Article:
“We Live in Different Towns, but Share the Same Home,” Nov. 13, 2012

There’s been a lot of talk in the wake of the election about how “divided” we are as a nation and all the ways that we are different. I want to talk about some of the ways that we’re the same.

I’m at the airport in Wichita, Kan., where my flight home to Las Vegas has just been delayed due to, well, whatever.

Why is not important. When is the question — as in, when will I ever get home? So far, the answer remains to be seen.

I spent the past three days in nearby Salina, where I spoke at a fundraiser for Women Helping Women, a grass-roots nonprofit group that truly and nobly lives up to its name.

I arrived at the airport an hour ago in plenty of time for the scheduled departure, only to be told the schedule had changed.

That’s life, isn’t it? Things change. I’m not worried.

If my flight gets cancelled and I can’t make it home tonight, I can always go back to Salina and somebody will take me in.

Seriously. I had all sorts of offers from people I had never met who, when they heard that I was coming to town, emailed to invite me to come to dinner or even sleep on their hide-a-bed.

If I email those folks to say I’m coming back tonight, surely one of them will offer to put me up.

Salina is that kind of town, the kind that can make a stranger — even one from Las Vegas, of all places — feel like long-lost kin.

It’s a great place, warm and welcoming, even if temperatures drop into the 20s, as they did this weekend, and you have to put on everything in your suitcase to keep from stuttering.

There are lots of places like Salina. I’ve had similar offers of kindness wherever I’ve gone to speak, from California to the Carolinas, Texas to Tennessee, Nebraska, Ohio, Indiana, Arkansas, Florida …

I spend a lot of time in airports. Wichita Mid-Continent is a perfectly nice one. But I’d rather not sleep in it tonight.

On Sunday, in Salina, I spoke in a high-school auditorium to a thousand or so people, most of whom have read my column for years in the Salina Journal.

I talked about the same things I write about — love and loss and life — and told family stories about the time my blind brother got drunk and tried to drive the car. Why my mother and her sisters quit singing for the radio. And how my sister once tried to shoot me. Yes, with a real gun.

All the usual stories that most families have in common.

At least, that’s what you’d have thought if you’d seen all those faces in the audience smiling and nodding as if to say, yes, absolutely, I and my family are just as crazy as you and yours.

We care, most of us, about many of the same things. We hope for our children’s future, worry about our aging parents, delight in our grandchildren and wonder if we’ll ever get to retire.

We might disagree on how to deal with the issues surrounding the things we care about. But when we talk about real people, rather than numbers, what they mean to us and how they make us feel, we speak plainly in a universal language and hear clearly with more than our ears.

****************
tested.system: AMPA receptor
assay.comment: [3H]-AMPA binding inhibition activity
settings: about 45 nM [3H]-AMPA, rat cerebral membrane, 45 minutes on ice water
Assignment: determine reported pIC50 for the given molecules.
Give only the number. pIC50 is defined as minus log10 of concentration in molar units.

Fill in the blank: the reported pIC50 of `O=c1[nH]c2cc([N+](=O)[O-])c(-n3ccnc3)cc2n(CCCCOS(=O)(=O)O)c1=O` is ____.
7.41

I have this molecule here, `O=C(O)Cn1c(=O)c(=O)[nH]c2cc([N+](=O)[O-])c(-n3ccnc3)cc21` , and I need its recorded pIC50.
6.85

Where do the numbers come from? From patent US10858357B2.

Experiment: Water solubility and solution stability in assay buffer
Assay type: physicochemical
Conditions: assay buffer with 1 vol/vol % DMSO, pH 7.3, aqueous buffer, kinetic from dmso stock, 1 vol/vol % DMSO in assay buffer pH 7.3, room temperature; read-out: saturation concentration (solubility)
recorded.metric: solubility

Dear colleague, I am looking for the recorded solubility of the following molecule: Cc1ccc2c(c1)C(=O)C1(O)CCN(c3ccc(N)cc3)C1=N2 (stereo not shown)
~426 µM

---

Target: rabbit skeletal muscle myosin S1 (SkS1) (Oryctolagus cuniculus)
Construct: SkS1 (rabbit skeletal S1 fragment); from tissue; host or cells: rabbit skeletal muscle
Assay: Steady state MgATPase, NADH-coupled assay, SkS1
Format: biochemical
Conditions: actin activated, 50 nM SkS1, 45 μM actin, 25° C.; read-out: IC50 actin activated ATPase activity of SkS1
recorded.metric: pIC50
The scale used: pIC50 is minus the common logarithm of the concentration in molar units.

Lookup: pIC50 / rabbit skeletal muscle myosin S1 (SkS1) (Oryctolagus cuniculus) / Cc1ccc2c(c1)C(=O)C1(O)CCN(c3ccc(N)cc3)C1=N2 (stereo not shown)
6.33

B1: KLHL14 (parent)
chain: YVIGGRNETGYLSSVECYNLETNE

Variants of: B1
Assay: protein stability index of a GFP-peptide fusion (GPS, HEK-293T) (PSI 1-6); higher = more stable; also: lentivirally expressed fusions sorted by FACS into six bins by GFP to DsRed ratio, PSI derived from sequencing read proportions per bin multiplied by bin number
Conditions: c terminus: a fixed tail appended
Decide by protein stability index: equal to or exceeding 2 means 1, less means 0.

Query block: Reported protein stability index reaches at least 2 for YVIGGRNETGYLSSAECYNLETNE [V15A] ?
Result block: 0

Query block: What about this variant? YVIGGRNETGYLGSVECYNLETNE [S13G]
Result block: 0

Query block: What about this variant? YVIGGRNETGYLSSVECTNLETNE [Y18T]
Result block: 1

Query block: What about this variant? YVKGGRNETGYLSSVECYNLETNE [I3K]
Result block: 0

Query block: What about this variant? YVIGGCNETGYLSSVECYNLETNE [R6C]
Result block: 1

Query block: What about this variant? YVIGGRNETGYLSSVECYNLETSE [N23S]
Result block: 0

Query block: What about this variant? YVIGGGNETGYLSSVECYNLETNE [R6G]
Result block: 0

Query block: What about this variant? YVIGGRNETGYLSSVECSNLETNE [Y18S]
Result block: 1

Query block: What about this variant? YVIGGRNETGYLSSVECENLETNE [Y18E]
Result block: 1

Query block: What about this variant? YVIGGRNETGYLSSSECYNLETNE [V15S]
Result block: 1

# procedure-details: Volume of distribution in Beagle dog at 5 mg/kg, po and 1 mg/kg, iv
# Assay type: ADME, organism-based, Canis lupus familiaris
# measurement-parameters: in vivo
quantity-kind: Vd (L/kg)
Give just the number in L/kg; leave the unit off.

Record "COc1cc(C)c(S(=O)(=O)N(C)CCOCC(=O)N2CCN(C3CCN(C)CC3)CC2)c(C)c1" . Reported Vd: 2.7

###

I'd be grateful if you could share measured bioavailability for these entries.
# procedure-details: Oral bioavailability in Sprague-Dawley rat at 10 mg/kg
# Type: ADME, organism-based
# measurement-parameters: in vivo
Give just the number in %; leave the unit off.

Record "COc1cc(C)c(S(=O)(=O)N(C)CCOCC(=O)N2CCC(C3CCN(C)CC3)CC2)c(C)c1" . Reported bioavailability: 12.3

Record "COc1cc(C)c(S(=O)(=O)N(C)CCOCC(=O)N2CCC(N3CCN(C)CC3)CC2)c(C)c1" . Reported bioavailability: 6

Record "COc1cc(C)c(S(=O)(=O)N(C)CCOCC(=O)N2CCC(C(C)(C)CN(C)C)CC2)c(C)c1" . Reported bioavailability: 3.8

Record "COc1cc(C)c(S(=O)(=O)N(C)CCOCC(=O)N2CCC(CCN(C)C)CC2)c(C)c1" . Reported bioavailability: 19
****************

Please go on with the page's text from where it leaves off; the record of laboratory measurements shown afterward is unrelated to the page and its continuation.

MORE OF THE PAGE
In the everyday, ordinary matters of the heart, we are far more alike than we are different.

It helps, I think, to remember that. It helps to treat each other with a measure of respect and listen to each other’s stories.

We are all in this lifeboat together. We live in different towns, but we share the same home. Our elected officials need to remember that and find ways to work together. If they don’t, we ought to vote them out and elect some who will.

I hope to visit Salina again one day. But my flight is finally boarding. I am going home.

I will meet you there.

Comments

  1. Margie says:

    I really enjoyed your visit to Salina. I am enjoying reading your book. I have it in my “library” lol!! Thank you for autographing it. Have a very Happy Thanksgiving.

  2. Meg says:

    We so enjoyed our afternoon with you at Central High in Salina! Now I am enjoying your book as well! Your column is the first thing I read on Sundays. I love the way your writing can make me laugh or cry or both. Your words paint a picture so vivid that I feel like I am there with you.
    Thank you for visiting us ! Thanksgiving Blessings to you and your entire family. xomeg

  3. Valerie says:

    I love your articles!!! I’m intrigued by Women helping Women! I was going to ask you about it and it just occurred to me that I could probably just Google it! Thank you for your writing! Valerie
    P.S. My mom is Davey in PG ; )

  4. Kim Thirkell says:

    We were so blessed to have you here. Please come back anytime.

  5. I was so excited to learn you were coming to Salina. My wife got your book when you met with the ladies at the Salina Country Club and I look forward to reading it. I intended to give you a copy of my photo book–Journeys-Around the World–but decided not to burden you with it while travelling so will send you a copy along with a book my wife wrote related to our beautiful experience of discovering that our son was gay. It made the Reading List for Methodist women, is in its second printing and has been a true asset to gays and lesbians coming out to their parents. Thanks again for a very enjoyable afternoon of ‘Sharon’ stories. I NEVER miss your column!

  6. Welcome home, Sharon, and I’m really glad you mentioned Ohio.

    Blessings,

    Bruce

  7. Kim Thirkell says:

    I live in Salina, Kansas and we were so blessed to have you come to our little city to speak. I was in the audience with my mother and two sisters and we enjoyed you so much. Thank you for signing all of our books. My mother is the lady that needed to go to the bathroom – quickly. Thank you so much for being here and know that you are welcome back anytime!

  8. Nancy says:

    Sharon,

    Love the column! There is something special about those small towns. Hope you and your extended family have a blessed Thanksgiving…

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